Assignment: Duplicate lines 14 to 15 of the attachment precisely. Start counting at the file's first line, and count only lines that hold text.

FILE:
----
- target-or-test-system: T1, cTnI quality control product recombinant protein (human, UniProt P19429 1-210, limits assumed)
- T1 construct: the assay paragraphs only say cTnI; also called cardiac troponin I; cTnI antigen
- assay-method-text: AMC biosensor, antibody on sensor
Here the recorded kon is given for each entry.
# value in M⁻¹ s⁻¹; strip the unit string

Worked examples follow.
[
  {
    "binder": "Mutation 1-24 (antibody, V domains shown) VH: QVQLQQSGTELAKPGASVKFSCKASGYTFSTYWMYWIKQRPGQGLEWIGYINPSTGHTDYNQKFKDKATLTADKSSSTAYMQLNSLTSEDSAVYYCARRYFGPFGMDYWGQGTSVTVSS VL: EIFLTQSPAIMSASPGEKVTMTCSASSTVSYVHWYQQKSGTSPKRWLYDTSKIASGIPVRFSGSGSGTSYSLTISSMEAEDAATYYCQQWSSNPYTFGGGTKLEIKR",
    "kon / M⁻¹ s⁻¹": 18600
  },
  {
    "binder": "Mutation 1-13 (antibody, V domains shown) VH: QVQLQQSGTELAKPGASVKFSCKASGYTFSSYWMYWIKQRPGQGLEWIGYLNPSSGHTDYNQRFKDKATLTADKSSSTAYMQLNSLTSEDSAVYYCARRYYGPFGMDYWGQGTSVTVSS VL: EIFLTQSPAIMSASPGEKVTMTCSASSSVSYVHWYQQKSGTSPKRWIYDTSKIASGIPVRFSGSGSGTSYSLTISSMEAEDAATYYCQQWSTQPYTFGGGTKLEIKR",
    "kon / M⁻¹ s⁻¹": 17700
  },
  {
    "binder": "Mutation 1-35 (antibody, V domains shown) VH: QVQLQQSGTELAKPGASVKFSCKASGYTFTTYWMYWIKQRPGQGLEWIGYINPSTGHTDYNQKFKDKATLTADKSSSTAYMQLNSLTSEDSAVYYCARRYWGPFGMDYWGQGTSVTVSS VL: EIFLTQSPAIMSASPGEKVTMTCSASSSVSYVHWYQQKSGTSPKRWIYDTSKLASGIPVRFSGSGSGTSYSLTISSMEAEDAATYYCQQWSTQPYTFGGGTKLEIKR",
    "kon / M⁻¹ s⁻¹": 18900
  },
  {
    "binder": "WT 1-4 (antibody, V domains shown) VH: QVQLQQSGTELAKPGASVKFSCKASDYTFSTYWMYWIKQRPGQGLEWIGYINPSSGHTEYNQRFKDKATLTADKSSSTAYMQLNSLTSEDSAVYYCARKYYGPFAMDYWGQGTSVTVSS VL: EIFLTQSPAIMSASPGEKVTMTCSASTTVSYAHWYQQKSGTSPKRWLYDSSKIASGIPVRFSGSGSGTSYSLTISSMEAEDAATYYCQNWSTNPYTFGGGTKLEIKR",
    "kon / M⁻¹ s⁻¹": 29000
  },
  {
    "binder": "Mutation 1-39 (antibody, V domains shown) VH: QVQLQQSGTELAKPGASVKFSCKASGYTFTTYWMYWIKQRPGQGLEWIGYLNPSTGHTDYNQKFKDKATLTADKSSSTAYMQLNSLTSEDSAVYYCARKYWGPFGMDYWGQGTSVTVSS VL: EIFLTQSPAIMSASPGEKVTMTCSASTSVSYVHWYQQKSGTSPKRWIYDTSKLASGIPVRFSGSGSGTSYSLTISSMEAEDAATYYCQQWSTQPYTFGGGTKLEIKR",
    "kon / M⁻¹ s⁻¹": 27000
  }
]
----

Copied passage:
    "kon / M⁻¹ s⁻¹": 17700
  },